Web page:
Laying Foundation for Science Excellence

The Manica CIS Fund earlier this month contributed to the efforts of the Luumlderitz Christian School to establish a science laboratory at the school. The School Administrator, Pastor Danny Banda said the school had struggled to teach science to its learners as they had to depend on information from books only. Manica is a company in the Biest Group, a dual-listed holdings company in South Africa and Namibia.

“Science is a subject that is best mastered practically. For instance when teaching about a thermometer at some point, we want the child to see it and take the temperature by himself. That is how education takes place. Our efforts to obtain support from various companies were unsuccessful. We were overjoyed when Manica indicated that they would assist us with laboratory equipment. I would like to extend sincere appreciation to Manica for responding to our request for help. The donation has also boosted the school’s morale and the learners are eager to carry out science experiments in our brand spanking new laboratory,” he said.

“With this donation learning is now more effective, and teachers are able to convey lessons better. We have noticed children being quite proud of having a laboratory at the school,” he added. The school is hoping to employ a laboratory technician to help the children with more aanced experiments, however as a private school, said Dr Banda, funds are limited. “We also need to have the furniture in the laboratory permanently fixed and have wash basins and taps installed so that the children can wash their hands when they are done with experiments. Teaching charts and a projector are also needed for group presentations in the lab.” Manica sourced the laboratory equipment from Germany to the value of more than N$30,000.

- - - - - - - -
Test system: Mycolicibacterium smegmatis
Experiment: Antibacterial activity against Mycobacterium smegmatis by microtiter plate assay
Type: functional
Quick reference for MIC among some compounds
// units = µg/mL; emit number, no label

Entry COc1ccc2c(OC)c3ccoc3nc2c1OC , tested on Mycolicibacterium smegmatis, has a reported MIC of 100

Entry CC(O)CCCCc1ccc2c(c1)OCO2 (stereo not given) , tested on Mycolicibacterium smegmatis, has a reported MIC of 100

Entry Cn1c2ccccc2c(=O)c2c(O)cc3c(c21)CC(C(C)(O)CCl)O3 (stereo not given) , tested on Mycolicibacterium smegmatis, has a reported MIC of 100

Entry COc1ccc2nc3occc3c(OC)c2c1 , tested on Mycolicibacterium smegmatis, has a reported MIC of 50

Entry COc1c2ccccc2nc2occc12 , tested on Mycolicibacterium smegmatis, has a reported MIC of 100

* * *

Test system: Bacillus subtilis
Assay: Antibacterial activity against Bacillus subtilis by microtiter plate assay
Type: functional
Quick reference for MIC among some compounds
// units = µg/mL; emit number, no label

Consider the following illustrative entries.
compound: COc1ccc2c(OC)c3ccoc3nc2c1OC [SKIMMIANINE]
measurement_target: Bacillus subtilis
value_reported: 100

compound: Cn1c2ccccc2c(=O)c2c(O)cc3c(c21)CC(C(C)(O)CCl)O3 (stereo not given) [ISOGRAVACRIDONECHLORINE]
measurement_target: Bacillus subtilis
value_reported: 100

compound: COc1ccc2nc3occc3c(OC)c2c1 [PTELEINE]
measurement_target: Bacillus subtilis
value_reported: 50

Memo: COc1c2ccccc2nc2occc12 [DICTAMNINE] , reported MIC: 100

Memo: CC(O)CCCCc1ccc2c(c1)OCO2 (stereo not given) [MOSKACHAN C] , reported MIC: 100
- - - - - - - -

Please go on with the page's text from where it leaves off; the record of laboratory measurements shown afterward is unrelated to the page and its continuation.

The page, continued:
Manica also supported the Brown Hyena Research Project, a non-profit organisation based in Luumlderitz. The project started its research on the brown hyena population along the coastal Namib Desert in 1995 and has since then developed since into a long-term conservation project. Manica said it has assisted the project in the past by funding camera traps in 2012. This year Manica purchased a special battery pack valued at N$7,000 for a Tellus GPS collar to help track the animals’ movements. According to Dr. Ingrid Wiesel of the project, hyenas often chew at their collars. “It is really hard to get ‘hyena proof’ GPS collars. With the collars we are able to accurately track the hyena movements over a vast area over a period of time. This provides some insight to breeding and feeding behaviours of the animals.”

Source : Namibia Economist